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    More Human By the Day: Japanese Machine Learns to Judge a Book By Its Cover

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    Japanese researchers have trained a biologically-inspired computer program to predict the content of a book by its cover, just as humans do.

    While the idiom "don't judge a book by its cover" is used to warn against pre-judging something according to outward appearance, humans still do so.

    Brian Kenji Iwana and Seiichi Uchida at Kyushu University in Japan set out to see if a machine is capable of classifying books in the same way as people, by looking at their covers.

    The scientists downloaded 137,788 unique book covers from Amazon.com, from 20 different genres. Using the data, they trained a Convolutional Neural Network (CNN) to predict the content of a book based on its cover.

    CNN is a type of artificial neural network, a computer model designed to simulate the way in which the brains of humans and other living creatures process information.

    The researchers designed a CNN with four layers of up to 512 neurons each, which work together to recognize the connection between the cover design and genre.

    The genres part of the Judging a Book By its Cover experiment
    The genres part of the "Judging a Book By its Cover" experiment

    Out of 20 possible genres, the computer program listed the correct genre in its top three choices over 40 percent of the time, and found the exact genre more than 20 percent of the time.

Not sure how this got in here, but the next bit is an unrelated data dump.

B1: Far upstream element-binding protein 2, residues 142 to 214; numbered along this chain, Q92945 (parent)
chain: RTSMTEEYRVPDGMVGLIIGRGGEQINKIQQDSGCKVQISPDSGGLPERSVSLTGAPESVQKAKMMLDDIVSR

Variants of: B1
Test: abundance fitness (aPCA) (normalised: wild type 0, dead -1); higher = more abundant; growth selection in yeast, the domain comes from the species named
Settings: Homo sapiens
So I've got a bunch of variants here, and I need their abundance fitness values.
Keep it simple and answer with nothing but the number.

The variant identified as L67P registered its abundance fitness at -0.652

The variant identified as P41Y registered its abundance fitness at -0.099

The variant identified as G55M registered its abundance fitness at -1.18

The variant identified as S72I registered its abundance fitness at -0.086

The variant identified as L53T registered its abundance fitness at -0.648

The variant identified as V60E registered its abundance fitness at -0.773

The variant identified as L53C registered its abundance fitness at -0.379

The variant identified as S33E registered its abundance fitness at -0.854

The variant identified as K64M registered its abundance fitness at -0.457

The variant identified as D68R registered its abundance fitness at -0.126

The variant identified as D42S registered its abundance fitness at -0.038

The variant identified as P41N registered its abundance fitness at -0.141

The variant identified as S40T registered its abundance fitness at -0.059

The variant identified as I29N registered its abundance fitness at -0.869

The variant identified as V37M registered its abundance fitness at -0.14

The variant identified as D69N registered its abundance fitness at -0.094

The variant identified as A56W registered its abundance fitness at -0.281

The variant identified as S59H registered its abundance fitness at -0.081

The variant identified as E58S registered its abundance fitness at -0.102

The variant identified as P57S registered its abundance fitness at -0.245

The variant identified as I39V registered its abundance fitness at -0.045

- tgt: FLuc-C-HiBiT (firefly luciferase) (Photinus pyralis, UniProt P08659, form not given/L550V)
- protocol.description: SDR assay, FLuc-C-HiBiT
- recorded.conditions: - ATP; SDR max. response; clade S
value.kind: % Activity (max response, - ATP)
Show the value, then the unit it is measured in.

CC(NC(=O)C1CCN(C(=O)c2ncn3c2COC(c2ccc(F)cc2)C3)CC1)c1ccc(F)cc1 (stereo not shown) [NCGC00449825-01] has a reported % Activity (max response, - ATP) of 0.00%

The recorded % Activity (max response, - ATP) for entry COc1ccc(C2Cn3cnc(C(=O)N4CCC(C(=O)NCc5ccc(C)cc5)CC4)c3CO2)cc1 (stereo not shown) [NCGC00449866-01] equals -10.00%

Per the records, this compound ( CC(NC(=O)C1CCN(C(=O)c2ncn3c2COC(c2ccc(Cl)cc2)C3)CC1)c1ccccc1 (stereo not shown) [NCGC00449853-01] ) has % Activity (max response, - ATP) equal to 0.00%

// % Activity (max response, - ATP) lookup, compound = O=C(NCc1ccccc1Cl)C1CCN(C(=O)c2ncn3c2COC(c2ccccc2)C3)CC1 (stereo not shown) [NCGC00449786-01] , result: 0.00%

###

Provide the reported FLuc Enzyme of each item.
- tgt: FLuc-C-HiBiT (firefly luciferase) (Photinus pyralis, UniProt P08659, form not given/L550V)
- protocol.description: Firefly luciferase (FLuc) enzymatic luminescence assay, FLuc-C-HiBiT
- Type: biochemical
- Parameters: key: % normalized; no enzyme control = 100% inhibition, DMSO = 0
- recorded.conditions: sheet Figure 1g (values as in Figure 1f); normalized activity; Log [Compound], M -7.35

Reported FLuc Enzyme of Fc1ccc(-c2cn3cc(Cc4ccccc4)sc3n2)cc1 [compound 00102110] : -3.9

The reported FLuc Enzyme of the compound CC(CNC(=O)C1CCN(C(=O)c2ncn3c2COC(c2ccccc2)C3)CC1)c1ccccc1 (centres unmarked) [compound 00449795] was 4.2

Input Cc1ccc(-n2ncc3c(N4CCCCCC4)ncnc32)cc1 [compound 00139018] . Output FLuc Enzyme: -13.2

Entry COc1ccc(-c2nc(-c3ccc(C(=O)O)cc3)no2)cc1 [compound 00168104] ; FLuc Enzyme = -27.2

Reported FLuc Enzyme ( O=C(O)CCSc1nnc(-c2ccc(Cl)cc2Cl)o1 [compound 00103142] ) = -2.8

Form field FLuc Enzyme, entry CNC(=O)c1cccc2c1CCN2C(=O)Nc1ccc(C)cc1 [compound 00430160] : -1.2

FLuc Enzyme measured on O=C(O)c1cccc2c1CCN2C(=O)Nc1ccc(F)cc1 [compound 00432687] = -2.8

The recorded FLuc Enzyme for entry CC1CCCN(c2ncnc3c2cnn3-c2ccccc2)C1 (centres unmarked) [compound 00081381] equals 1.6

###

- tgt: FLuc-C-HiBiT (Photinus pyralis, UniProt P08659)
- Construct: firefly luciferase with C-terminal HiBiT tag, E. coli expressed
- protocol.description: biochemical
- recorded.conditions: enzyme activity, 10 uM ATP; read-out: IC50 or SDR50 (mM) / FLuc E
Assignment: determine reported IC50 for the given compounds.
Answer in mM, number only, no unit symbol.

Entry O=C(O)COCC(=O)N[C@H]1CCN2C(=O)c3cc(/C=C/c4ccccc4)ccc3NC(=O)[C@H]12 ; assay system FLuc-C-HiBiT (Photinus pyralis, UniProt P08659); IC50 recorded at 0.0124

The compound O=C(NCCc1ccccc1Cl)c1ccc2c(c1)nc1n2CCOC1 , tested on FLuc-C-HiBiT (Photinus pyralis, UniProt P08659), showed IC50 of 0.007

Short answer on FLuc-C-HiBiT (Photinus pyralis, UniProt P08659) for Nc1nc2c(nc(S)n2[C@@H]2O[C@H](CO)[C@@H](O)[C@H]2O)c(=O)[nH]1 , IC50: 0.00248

"This shows that classification of book cover designs is possible, although a very difficult task," the researchers told MIT Technology Review.

    The machine found categories such as "computers and technology" and "travel" particularly easy to classify, while biographies, memoirs and books about politics and the social sciences were more difficult, the researchers said in their paper, published on Arxiv.org.

    Confusion matrix for the classification rate accuracy of all categories
    Confusion matrix for the classification rate accuracy of all categories

    However the scientists did not compare the performance of the CNN to that of humans performing the same task, making it thus far impossible to know if machines are better than humans are at judging a book by its cover.

    MIT noted that the research could help designers improve their skills when it comes to book covers. 

    "A more likely outcome, however, is that it could be used to train machines to design book covers without the need for human input," MIT wrote.

    "And that means book cover design is just another job that is set to be consigned to the history books."

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    neural networks, machine, book, Japan
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